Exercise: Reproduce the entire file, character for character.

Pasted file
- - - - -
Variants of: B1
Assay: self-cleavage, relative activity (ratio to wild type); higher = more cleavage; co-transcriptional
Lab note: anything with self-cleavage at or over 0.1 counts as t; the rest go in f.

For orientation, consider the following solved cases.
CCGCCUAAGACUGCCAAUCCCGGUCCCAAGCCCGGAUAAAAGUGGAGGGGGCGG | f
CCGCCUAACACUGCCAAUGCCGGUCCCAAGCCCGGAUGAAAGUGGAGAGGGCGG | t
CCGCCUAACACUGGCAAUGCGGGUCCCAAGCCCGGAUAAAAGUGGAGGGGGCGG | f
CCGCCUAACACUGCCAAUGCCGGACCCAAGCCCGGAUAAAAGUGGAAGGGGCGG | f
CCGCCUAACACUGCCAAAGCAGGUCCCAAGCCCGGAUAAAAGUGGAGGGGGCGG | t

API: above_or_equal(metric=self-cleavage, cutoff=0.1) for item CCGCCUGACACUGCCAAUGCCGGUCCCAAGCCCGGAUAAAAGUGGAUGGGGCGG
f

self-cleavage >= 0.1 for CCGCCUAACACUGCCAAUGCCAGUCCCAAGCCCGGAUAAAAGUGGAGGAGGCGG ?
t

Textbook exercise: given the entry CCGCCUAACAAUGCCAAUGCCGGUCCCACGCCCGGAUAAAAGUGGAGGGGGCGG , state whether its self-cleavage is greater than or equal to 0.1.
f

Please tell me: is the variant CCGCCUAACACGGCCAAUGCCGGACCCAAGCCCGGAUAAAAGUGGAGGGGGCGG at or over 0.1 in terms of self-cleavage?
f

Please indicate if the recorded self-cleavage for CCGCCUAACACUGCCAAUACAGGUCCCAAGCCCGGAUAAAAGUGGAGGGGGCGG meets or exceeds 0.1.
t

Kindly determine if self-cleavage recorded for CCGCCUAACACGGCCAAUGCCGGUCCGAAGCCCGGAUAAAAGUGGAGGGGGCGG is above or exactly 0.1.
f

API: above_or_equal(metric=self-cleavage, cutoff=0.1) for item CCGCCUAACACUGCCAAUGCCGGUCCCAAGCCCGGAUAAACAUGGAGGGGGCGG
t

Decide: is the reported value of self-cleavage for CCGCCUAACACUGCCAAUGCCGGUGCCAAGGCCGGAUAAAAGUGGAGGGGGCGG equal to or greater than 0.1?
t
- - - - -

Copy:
Variants of: B1
Assay: self-cleavage, relative activity (ratio to wild type); higher = more cleavage; co-transcriptional
Lab note: anything with self-cleavage at or over 0.1 counts as t; the rest go in f.

For orientation, consider the following solved cases.
CCGCCUAAGACUGCCAAUCCCGGUCCCAAGCCCGGAUAAAAGUGGAGGGGGCGG | f
CCGCCUAACACUGCCAAUGCCGGUCCCAAGCCCGGAUGAAAGUGGAGAGGGCGG | t
CCGCCUAACACUGGCAAUGCGGGUCCCAAGCCCGGAUAAAAGUGGAGGGGGCGG | f
CCGCCUAACACUGCCAAUGCCGGACCCAAGCCCGGAUAAAAGUGGAAGGGGCGG | f
CCGCCUAACACUGCCAAAGCAGGUCCCAAGCCCGGAUAAAAGUGGAGGGGGCGG | t

API: above_or_equal(metric=self-cleavage, cutoff=0.1) for item CCGCCUGACACUGCCAAUGCCGGUCCCAAGCCCGGAUAAAAGUGGAUGGGGCGG
f

self-cleavage >= 0.1 for CCGCCUAACACUGCCAAUGCCAGUCCCAAGCCCGGAUAAAAGUGGAGGAGGCGG ?
t

Textbook exercise: given the entry CCGCCUAACAAUGCCAAUGCCGGUCCCACGCCCGGAUAAAAGUGGAGGGGGCGG , state whether its self-cleavage is greater than or equal to 0.1.
f

Please tell me: is the variant CCGCCUAACACGGCCAAUGCCGGACCCAAGCCCGGAUAAAAGUGGAGGGGGCGG at or over 0.1 in terms of self-cleavage?
f

Please indicate if the recorded self-cleavage for CCGCCUAACACUGCCAAUACAGGUCCCAAGCCCGGAUAAAAGUGGAGGGGGCGG meets or exceeds 0.1.
t

Kindly determine if self-cleavage recorded for CCGCCUAACACGGCCAAUGCCGGUCCGAAGCCCGGAUAAAAGUGGAGGGGGCGG is above or exactly 0.1.
f

API: above_or_equal(metric=self-cleavage, cutoff=0.1) for item CCGCCUAACACUGCCAAUGCCGGUCCCAAGCCCGGAUAAACAUGGAGGGGGCGG
t

Decide: is the reported value of self-cleavage for CCGCCUAACACUGCCAAUGCCGGUGCCAAGGCCGGAUAAAAGUGGAGGGGGCGG equal to or greater than 0.1?
t